Branch Agency Activities: Opening Statement of OSHA Hearing ........... 53
1.90 Influence on Public Knowledge and Actions
of Public and Non-Governmental Entities . . . . . . . . . . . . . . . . . . . . . . . . . . . . . . . . 55
1.91 Example of Congressional Hearing on Public and Non-Governmental
Entities: Press Coverage of Red Cross Financial Hearings of 2001 . . . . . . . . . 55
1.92 Example of Congressional Hearing on Public and Non-Governmental
Entities: The Use of Steroids in Major League Baseball . . . . . . . . . . . . . . . . . . . 57
1.100 HITS: Humor in Testimony—Casey Stengel ................................... 61
1.999 Chapter Summary ........................................................... 63

viii TestifyingBeforeCongress.com
Chapter Two:
Congressional Hearing Organization, Planning, and Preparation ............ 65
2.0 Introduction: The Committee Agenda .......................................... 68
2.1 Organization, Planning, and Preparation by the Committee ...................... 68
2.2 Organization, Planning, and Preparation by the Witness or Organization .......... 70
2.3 Committee Rules, Policies, and Guidelines ..................................... 70
2.4 Selected Excerpts Pertaining to Committee Hearings
from Rule XI of the Rules of the House of Representatives—
Procedures of Committees and Unfinished Business . . . . . . . . . . . . . . . . . . . . . . . . . . . . 71
2.5 Selected Excerpts Pertaining to Committee Hearings from Rule
XXVI of the Standing Rules of the Senate—Committee Procedure ................ 76
2.6 Sample of Committee Rules, Directives, and Guidelines ......................... 79
2.7 Advanced Copies of Witness Statement or Written Testimony, Biographical,
and Other Information—Special Rules Regarding Truth in Testimony . . . . . . . . . . . . . 83
2.8 Committee Preparation of Hearing Documents—Briefing Materials ............... 85
2.9 Notice of Committee Hearing .................................................. 86
2.10 Congressional Hearing Room Layout and Logistics—
The “Playing Field,” Forum, and Venue . . . . . . . . . . . . . . . . . . . . . . . . . . . . . . . . . . . . . . . . 86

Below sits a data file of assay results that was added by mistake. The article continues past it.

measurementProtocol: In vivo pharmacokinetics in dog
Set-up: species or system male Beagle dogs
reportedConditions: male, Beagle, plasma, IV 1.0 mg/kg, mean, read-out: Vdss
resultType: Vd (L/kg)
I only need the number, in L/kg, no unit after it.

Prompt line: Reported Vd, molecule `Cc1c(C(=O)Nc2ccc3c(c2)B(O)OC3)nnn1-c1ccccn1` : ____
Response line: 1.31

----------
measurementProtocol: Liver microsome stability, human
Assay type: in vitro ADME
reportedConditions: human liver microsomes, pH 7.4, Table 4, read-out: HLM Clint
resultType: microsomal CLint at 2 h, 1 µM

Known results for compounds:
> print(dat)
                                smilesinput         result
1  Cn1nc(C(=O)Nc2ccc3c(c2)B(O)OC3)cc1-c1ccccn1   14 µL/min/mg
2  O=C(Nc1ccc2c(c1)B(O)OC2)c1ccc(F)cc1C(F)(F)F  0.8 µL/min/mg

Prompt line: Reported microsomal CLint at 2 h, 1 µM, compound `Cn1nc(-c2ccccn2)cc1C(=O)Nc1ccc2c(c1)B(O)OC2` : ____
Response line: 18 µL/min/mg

2.11 Congressional Committee Hearing Room Locations ............................. 87
2.12 Diagram of a Typical Committee Hearing Room Floor Plan ....................... 88
2.13 Testimonial of a Congressional Expert on the Importance
of Proper Hearing Organization, Preparation, and Planning ...................... 89
2.14 The Essential Elements of an Effective and Successful Hearing . . . . . . . . . . . . . . . . . . 89
2.15 The Committee’s Perspective on What Constitutes
an Effective and Successful Hearing . . . . . . . . . . . . . . . . . . . . . . . . . . . . . . . . . . . . . 90
2.16 The Witness’s Perspective on What Constitutes
an Effective and Successful Hearing . . . . . . . . . . . . . . . . . . . . . . . . . . . . . . . . . . . . . 91
2.17 Threshold Questions for a Witness to Consider in Preparation for a Hearing ....... 91
2.18 The Essential Elements of Effective Congressional Testimony .................... 92
2.19 The Committee’s Perspective on Effective Congressional Testimony ........ 92
2.20 The Witness’s Perspective on Effective Congressional Testimony ........... 93
2.21 Selection of Witnesses: How to Get Invited to Testify ............................ 93
2.22 Committee Invitation to Testify .......................................... 94
2.23 Sample of Committee Letter of Invitation to Testify ....................... 95
2.24 Invitation to Testify by Virtue of Institutional Role ........................ 95
2.25 Invitation to Testify by Request . . . . . . . . . . . . . . . . . . . . . . . . . . . . . . . . . . . . . . . . . . 97
2.26 Invitation to Testify by Recommendation ................................. 97
2.27 Requirement to Testify under Subpoena ................................. 97